Today we’re taking a look at MSN Encarta, not Encarta Premium which you buy from Microsoft, but the portion of it that’s available online for free. While the complete version contains far more information, the ad-supported online version has a wealth of information that’s worth taking advantage of. If you have children in the home, it’s even better because it will be a reliable source of information for them to turn to when needed. MSN Encarta isn’t just an encyclopedia, it’s much more so today we’ll be taking a look at all that is offered online for free.
The landing page for MSN Encarta can be found at http://encarta.msn.com. There you’ll find all kinds of information. They have a “Today’s Highlights” section with a variety of different articles, a quiz of the day, and an “on this day” section where they explain something that happened on the day years ago. Additionally, they have Top Education Headlines that might give you helpful information if you’re a student or you’re thinking about going back to school. If by chance you want to discuss and share information with others, you can do that too by following a link on their homepage to the Message Boards.
Here’s why I like Encarta’s encyclopedia. While you may not get as much information as you could from a different free source online like Wikipedia, you do get a substantial amount. They list the people who wrote the content as well and their credentials which gives you more reassurance that the information is accurate.
Their Encyclopedia article center includes over 42,000 articles. Encarta Premium, which you pay for, consists of over 68,000 articles so while they have more, there’s still a good amount of information that you can get for free. Along with the standard encyclopedia entries, they also have historic documents, images, famous speeches, literature guides and more.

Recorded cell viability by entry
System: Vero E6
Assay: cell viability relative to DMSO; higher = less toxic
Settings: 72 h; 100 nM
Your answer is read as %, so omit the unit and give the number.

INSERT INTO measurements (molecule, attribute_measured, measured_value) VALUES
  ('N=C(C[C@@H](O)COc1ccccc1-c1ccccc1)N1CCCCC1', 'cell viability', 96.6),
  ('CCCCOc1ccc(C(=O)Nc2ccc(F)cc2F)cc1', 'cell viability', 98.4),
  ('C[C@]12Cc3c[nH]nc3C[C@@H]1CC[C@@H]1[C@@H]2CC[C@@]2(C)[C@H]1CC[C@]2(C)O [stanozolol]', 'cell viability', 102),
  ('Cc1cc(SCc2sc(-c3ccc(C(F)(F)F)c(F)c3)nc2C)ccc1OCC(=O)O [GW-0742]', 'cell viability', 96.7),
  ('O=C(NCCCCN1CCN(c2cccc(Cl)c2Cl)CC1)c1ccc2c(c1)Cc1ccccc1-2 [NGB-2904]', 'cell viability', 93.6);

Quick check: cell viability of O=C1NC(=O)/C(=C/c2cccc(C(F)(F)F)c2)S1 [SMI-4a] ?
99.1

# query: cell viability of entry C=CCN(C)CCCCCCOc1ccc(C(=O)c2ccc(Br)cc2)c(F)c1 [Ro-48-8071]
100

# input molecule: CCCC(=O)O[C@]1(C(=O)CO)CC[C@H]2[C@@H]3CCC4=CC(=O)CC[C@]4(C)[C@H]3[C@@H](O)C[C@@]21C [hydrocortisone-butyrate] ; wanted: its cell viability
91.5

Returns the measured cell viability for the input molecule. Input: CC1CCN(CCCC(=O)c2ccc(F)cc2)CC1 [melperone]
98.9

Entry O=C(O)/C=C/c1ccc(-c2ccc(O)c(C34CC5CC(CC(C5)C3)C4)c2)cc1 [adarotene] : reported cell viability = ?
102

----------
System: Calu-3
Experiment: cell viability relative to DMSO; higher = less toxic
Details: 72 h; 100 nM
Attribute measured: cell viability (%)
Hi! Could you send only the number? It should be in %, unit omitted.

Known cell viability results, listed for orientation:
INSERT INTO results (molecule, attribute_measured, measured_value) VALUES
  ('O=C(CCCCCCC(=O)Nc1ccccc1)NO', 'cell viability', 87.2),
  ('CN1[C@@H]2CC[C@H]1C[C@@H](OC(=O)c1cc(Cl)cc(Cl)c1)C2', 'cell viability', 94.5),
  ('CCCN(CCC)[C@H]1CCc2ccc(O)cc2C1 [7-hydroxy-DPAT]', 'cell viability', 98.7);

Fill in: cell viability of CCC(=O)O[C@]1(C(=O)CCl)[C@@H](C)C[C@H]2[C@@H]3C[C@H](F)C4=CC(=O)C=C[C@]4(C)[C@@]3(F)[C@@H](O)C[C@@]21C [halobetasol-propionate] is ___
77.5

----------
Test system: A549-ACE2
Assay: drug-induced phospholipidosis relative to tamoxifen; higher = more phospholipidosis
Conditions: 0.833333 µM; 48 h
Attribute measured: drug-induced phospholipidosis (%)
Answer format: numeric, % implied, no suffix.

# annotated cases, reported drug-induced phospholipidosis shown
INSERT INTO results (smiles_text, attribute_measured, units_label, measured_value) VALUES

When searching for an article in the encyclopedia, you can either perform a keyword search or you can browse through each of the categories. Once you find an article, you can easily view it and then print a “printer friendly” version. There’s also the option to email it to someone (by default, it will open up Outlook) or you can click “blog about it” and you’ll be directed to your Windows Live Space account.
Finally, another reason why I like Encarta’s Encyclopedia is that they show related items that might be of interest to you. If you’re looking for extra related reading, you won’t have to search any further.
Dictionary and Atlas
On the Encarta website is a dictionary as well as an atlas. If you’re looking for a fancy dictionary, this isn’t it. It’s pretty basic, although they do include a Thesaurus. Worth mentioning though is the Encarta Right-Click Dictionary which you can download for free. Once installed, you can highlight any word on a web page, right-click, and then get the definition for the word. Get more information on that here.
Also included is an Atlas which is actually pretty cool. There are different map styles which you can choose from, although not all of the styles are available for free. If there’s something you want to search for in the World Atlas, it just takes one click.
A handful of fun features are available which you can find on the Encarta site for when you’re bored or looking for something stimulating to do.
Under the Coffee Break section you’ll find a pop quiz, a featured quiz (right now it’s Winter Myth Quiz) and more. There’s also a whole section for Bill Nye, you know, the Science Guy? He answers questions like “is it possible to fool a lie detector test.”
Are you Smarter than an 11th Grader?
Some of you have probably seen the show, “Are you Smarter Than a 5th Grader” which gives contestants the opportunity to see if they’re smarter than a 5th grader. Here’s your chance to determine if you’re smarter than an 11th grader. They give you SAT like quizzes to see how smart you really are. I took the SAT Writing Quiz and I must admit, it was a little tricky.
Top 10 Lists
All kinds of lists are found on MSN Encarta from “10 Great Scientific Discoveries” to “10 Memory Tricks for students. Lists are broken down into categories including College, Brain Candy, Art, Film, Language, and Literature, History, Science and Nature, Sports and Games, and Travel and Adventure.
There’s so much to be found on Encarta’s website that there’s no way to cover it all here. We recommend heading over there and checking it out. Who knows, you may learn something you never knew before like the word collusion means “a secret cooperation between people in order to do something illegal or underhanded (it was the word of the day).